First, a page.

Julane

The mail comes through

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Pony Express rider delivers the mail mochilla

The mail arrived in St. Joseph from Sacramento on Saturday. The annual re-ride of the Pony Express route left California on June11. Riders carried the mochilla filed with 65 pounds of mail around the clock, retracing the route the riders took in 1860.

The last riders galloped over the Missouri River on U.S. Highway 36 with a police escort on Saturday. Those of us waiting at the Patee House Museum cheered as they rode up the hill. It really was something to imagine that mail bag traveling on horseback all the way across the country. For that first trip 154 years ago, I can understand why the people were amazed.

Gary Chilcote, right, the curator of the Patee House Musuem.

Gary Chilcote, right, the curator of the Patee House Musuem, with the riders after they arrived in St. Joseph.

Just about everyone had a camera on Saturday. Fans young and old crowded around the riders, asking about their trip and petting the horses.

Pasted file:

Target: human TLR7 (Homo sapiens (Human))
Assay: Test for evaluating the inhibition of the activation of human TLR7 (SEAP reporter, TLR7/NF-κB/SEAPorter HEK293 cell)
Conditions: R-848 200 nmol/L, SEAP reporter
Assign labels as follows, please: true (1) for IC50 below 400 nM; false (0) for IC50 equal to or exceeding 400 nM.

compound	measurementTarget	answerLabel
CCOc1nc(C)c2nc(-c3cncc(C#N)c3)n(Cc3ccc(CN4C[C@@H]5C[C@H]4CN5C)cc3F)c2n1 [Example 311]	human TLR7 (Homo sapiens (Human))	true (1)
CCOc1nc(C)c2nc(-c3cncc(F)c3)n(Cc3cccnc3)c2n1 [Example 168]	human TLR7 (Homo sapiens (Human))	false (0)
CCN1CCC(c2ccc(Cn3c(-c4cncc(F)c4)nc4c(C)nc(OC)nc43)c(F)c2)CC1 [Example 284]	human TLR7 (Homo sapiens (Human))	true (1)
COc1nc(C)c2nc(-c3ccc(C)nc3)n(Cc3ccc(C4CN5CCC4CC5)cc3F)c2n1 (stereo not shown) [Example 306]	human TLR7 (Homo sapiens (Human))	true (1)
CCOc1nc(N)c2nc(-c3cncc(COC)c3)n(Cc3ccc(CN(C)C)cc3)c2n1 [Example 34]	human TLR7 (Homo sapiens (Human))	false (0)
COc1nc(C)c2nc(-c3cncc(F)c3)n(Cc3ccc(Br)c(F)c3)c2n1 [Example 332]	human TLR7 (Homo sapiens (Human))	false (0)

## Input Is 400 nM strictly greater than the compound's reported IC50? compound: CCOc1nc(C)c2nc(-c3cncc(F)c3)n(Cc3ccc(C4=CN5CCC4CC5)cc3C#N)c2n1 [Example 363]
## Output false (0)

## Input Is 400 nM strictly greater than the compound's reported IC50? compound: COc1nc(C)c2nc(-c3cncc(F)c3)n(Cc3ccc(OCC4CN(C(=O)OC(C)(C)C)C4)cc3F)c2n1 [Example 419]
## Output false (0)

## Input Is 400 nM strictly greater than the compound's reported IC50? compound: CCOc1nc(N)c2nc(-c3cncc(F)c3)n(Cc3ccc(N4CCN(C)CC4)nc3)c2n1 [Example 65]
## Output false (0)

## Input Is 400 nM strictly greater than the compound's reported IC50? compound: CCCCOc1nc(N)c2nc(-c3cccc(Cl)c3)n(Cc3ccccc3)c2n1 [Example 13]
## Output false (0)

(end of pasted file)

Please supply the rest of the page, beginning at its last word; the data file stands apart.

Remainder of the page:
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Opening the mail.

 

 

 

 

Last year, I got to see the send off from St. Joseph headed West. This year, I got to see the opening of the mail pouch. Actual letters were carried on the route, wrapped in duct tape to keep dry. I met one woman who saw the sendoff in Sacramento, then discovered she would be visiting a friend in Kansas when the re-ride would reach St. Joseph, so she came to see the ceremony.

The annual reSusie head shot-ride has lasted a lot longer than the original Pony Express. I don’t think we’ll ever get tired seeing the mail come through.

~ Susan

 

The Love of a Father

heart handsThis week’s theme was Famous Father’s as a nod to Father’s Day that kicked off this week. Before I get too far into this blog post, I’d like to wish my dad a Happy Birthday who celebrates on this very day. It’s sunny here in Southwestern Ontario. My grandmother swore that it never rained on my dad’s birthday and today is consistent with her declaration. Enjoy the day, Dad!